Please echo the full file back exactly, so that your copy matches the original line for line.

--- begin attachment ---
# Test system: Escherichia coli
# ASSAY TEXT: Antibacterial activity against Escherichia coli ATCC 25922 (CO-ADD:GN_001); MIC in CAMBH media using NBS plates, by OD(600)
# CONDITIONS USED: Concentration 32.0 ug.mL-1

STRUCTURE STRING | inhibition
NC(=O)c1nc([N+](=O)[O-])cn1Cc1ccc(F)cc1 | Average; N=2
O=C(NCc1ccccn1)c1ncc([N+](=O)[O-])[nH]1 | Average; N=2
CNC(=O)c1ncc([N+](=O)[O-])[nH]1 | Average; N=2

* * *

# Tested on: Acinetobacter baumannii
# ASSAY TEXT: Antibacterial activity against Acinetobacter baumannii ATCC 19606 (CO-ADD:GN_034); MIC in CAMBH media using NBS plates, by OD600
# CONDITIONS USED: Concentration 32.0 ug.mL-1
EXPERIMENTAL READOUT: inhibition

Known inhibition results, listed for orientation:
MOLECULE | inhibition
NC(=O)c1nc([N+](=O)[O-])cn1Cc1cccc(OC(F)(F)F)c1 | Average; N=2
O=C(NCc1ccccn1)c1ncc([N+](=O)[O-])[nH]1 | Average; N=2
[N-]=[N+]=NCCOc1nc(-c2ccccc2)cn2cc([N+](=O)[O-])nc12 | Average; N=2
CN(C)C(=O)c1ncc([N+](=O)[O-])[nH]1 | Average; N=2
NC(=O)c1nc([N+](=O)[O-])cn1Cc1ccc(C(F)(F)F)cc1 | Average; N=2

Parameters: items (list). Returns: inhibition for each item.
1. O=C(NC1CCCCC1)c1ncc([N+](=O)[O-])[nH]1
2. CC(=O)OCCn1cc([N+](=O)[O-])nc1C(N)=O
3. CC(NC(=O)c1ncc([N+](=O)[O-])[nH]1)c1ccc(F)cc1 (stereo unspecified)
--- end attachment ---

# Test system: Escherichia coli
# ASSAY TEXT: Antibacterial activity against Escherichia coli ATCC 25922 (CO-ADD:GN_001); MIC in CAMBH media using NBS plates, by OD(600)
# CONDITIONS USED: Concentration 32.0 ug.mL-1

STRUCTURE STRING | inhibition
NC(=O)c1nc([N+](=O)[O-])cn1Cc1ccc(F)cc1 | Average; N=2
O=C(NCc1ccccn1)c1ncc([N+](=O)[O-])[nH]1 | Average; N=2
CNC(=O)c1ncc([N+](=O)[O-])[nH]1 | Average; N=2

* * *

# Tested on: Acinetobacter baumannii
# ASSAY TEXT: Antibacterial activity against Acinetobacter baumannii ATCC 19606 (CO-ADD:GN_034); MIC in CAMBH media using NBS plates, by OD600
# CONDITIONS USED: Concentration 32.0 ug.mL-1
EXPERIMENTAL READOUT: inhibition

Known inhibition results, listed for orientation:
MOLECULE | inhibition
NC(=O)c1nc([N+](=O)[O-])cn1Cc1cccc(OC(F)(F)F)c1 | Average; N=2
O=C(NCc1ccccn1)c1ncc([N+](=O)[O-])[nH]1 | Average; N=2
[N-]=[N+]=NCCOc1nc(-c2ccccc2)cn2cc([N+](=O)[O-])nc12 | Average; N=2
CN(C)C(=O)c1ncc([N+](=O)[O-])[nH]1 | Average; N=2
NC(=O)c1nc([N+](=O)[O-])cn1Cc1ccc(C(F)(F)F)cc1 | Average; N=2

Parameters: items (list). Returns: inhibition for each item.
1. O=C(NC1CCCCC1)c1ncc([N+](=O)[O-])[nH]1
2. CC(=O)OCCn1cc([N+](=O)[O-])nc1C(N)=O
3. CC(NC(=O)c1ncc([N+](=O)[O-])[nH]1)c1ccc(F)cc1 (stereo unspecified)